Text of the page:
- Half-life. Neonates: 7 hr; Infants and Children: 3 – 4 hr; Adults: 1 – 3 hr. In general, the half-life of acetaminophen is 1 – 4 hours. This means that it takes 1 – 4 hours for half of the drug to be eliminated from the body. The elimination half-life of acetaminophen is shorter in healthy adults, with a median of 2 hours and a range of 1 – 4 hours, and slightly longer in children, the elderly, and individuals with liver or kidney dysfunction.
Nursing Considerations for Acetaminophen
It is important to note that acetaminophen should not be used as a substitute for medical treatment, and it should be used with caution in patients with liver or kidney disease. It should also be used with caution in combination with other medications, especially those that may also affect the liver. When administering acetaminophen to patients, several nursing considerations should be taken into account.
There are several important aspects of a nursing assessment for a patient taking acetaminophen, including:
1. Assess the patient’s pain level before administering the medication.
Assessing a patient’s level of pain before administering acetaminophen is an important nursing consideration. This will help the healthcare provider determine the appropriate dosage of the medication.
2. Assess overall health status and alcohol usage before administering acetaminophen.
Patients who are malnourished or chronically abuse alcohol are at higher risk of developing hepatotoxicity with chronic use of usual doses of this drug.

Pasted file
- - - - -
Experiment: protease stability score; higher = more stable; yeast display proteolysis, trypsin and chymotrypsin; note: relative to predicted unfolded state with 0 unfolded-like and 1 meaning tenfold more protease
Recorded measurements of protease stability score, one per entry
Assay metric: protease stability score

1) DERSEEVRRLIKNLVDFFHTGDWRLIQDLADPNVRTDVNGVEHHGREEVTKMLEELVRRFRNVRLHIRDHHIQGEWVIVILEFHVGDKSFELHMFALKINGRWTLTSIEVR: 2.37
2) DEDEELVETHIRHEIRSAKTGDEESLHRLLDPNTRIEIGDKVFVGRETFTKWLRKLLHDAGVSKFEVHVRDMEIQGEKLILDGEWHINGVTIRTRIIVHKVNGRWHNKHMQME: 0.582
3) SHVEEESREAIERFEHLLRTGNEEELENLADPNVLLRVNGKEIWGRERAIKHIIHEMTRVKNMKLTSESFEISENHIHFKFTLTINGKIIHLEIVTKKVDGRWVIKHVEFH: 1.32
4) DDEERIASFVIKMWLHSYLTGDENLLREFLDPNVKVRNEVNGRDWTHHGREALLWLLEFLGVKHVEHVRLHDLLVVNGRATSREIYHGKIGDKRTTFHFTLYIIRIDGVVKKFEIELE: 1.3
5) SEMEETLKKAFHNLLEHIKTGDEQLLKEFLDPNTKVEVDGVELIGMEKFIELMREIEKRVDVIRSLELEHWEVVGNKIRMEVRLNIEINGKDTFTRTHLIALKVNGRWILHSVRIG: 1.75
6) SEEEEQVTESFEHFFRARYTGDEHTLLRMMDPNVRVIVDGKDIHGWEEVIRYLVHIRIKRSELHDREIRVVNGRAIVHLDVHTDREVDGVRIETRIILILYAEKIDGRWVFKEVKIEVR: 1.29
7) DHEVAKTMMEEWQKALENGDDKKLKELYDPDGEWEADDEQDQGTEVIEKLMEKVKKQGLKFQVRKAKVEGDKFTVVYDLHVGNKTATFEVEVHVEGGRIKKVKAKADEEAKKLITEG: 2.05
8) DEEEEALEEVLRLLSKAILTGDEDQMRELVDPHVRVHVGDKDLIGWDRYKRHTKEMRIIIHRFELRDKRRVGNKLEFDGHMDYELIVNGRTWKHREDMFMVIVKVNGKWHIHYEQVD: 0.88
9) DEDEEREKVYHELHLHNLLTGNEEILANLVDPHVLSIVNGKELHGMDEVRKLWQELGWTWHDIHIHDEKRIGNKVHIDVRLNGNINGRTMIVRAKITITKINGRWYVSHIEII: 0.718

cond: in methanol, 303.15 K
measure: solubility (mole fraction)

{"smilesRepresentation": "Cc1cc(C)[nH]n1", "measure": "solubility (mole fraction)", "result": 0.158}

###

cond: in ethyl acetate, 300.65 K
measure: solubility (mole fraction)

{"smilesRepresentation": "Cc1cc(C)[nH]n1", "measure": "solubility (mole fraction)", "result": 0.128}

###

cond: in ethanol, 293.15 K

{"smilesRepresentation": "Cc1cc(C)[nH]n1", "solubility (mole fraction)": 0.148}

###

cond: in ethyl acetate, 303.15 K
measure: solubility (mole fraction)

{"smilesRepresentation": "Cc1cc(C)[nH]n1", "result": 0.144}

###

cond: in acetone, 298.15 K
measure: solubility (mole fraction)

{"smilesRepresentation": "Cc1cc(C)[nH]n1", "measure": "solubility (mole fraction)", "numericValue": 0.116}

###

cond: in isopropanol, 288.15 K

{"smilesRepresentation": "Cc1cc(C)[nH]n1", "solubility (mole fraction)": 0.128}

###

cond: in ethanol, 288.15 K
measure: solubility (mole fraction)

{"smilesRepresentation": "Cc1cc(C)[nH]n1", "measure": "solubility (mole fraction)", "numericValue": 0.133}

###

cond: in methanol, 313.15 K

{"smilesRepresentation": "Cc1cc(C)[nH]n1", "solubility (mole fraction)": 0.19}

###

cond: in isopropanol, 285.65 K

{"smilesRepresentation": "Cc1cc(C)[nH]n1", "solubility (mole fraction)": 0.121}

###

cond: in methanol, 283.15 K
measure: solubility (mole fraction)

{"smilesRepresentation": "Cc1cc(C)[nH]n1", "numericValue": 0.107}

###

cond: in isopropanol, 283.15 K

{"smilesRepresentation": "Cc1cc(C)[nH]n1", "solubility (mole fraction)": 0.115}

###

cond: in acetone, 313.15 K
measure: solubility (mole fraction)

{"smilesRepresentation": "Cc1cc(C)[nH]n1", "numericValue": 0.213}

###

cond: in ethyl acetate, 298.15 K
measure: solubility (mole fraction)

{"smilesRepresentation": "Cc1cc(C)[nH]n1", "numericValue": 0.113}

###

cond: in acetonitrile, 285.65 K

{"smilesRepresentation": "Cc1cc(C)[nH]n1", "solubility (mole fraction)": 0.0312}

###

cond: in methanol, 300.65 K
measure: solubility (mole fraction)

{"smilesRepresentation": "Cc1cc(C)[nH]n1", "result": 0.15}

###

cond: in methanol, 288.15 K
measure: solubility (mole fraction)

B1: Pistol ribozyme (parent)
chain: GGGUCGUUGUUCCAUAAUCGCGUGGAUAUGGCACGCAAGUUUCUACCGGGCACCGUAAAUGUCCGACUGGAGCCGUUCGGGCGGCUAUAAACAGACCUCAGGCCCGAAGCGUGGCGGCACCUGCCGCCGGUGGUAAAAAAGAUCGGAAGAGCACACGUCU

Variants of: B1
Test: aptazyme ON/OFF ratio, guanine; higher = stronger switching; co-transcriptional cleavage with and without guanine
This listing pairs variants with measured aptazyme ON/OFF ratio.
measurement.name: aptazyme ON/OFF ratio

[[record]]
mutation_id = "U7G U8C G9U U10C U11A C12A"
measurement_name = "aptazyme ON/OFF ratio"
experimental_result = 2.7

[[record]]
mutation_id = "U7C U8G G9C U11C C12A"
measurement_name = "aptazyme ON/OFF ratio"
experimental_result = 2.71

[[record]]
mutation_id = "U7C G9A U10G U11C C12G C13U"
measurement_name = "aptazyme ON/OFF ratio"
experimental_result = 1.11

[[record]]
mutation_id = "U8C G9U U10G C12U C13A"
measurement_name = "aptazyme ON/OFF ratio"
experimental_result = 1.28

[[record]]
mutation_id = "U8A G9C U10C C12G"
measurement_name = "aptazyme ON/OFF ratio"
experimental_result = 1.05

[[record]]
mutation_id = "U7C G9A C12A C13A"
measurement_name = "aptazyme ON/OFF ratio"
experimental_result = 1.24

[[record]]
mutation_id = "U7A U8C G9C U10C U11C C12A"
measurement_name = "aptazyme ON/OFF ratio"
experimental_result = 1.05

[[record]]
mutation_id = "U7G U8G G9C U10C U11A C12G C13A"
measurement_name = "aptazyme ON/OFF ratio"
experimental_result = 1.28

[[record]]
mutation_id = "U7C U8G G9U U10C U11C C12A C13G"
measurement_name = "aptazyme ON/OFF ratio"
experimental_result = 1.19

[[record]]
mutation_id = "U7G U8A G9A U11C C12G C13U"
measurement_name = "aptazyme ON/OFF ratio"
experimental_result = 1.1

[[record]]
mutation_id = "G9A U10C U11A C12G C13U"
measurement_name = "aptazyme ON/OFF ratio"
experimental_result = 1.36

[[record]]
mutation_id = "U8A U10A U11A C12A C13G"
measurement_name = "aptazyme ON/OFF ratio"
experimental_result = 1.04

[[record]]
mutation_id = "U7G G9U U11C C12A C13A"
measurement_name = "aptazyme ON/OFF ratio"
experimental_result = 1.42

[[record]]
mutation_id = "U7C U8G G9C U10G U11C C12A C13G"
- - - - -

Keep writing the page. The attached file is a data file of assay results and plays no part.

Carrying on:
3. Assess the patient’s pain level using appropriate tools.
A variety of tools can be used to assess a patient’s pain level, such as the Visual Analog Scale (VAS), the Numeric Rating Scale (NRS), and the Wong-Baker FACES Pain Rating Scale. These tools allow the patient to rate their pain on a scale, usually from 0-10, with 0 indicating no pain and 10 indicating the worst pain imaginable.
4. Assess the amount, frequency, and type of drugs taken in patients self-medicating, especially with OTC drugs.
Prolonged use of acetaminophen increases the risk of adverse hepatic and renal effects. For short-term use, combined doses of acetaminophen and salicylates should not exceed the recommended dose of either drug given alone. Do not exceed maximum daily dose of acetaminophen when considering all routes of administration and all combination products containing acetaminophen.
5. Monitor the patient’s response to the medication.